I’ve just been looking through the handbook being prepared for newly elected members following the district council elections on 5th May. No, I’m not such a sado that I can’t find anything better to do on a public holiday, I just happen to be a member of the group that was consulted on the content and have been asked for feedback by the 3rd May. See, we’re not telling porkies when we say we have to do work when everybody else is relaxing and watching Coronation St and East Enders on the tele!
Even though we asked for it to be kept as brief and straightforward as possible, I asked them not to include the council’s constitution in it, as even the abridged version is something like 40 double-sided pages long, there’s still 72 pages for new members to plough through. Page 47 has one of the best bits of advice I’ve come across and pretty much sums up the role of the elected member when it comes to being a councillor.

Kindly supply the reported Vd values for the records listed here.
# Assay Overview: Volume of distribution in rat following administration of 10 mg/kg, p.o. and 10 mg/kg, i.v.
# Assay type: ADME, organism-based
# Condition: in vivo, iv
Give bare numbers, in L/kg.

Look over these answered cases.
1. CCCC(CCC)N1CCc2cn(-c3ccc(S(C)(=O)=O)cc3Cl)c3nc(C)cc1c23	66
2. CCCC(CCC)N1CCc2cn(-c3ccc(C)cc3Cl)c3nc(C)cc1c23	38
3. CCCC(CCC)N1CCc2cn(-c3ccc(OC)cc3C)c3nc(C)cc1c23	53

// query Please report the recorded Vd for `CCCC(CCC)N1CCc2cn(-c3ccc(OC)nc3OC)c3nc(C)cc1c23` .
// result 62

Ask if you don’t know We often don’t ask the questions that needs to be asked because we’re worried about looking stupid. But part of the privilege of being a councillor is being expected to ask obvious questions; you are asking them on behalf of people who are not in the corridors of power. Challenge jargon when you hear it, and don’t use it even when you get used to it.
The only caveat I would put on this, is the need to either remember the answer you’re given, or to at least make a note of it and, unless you are in a different meeting with a different audience, avoid asking the same question again and again.
Apart from the fact that the repetition makes a meeting last longer than it needs to, it also demonstrates to those who heard the question asked and answered previously (especially if it’s the same officer or chairman), that you either didn’t pay attention the first time, weren’t really interested in the answer in the first place or, worse still, that you’re a few votes short of a majority (that’s council speak for being a dummy!).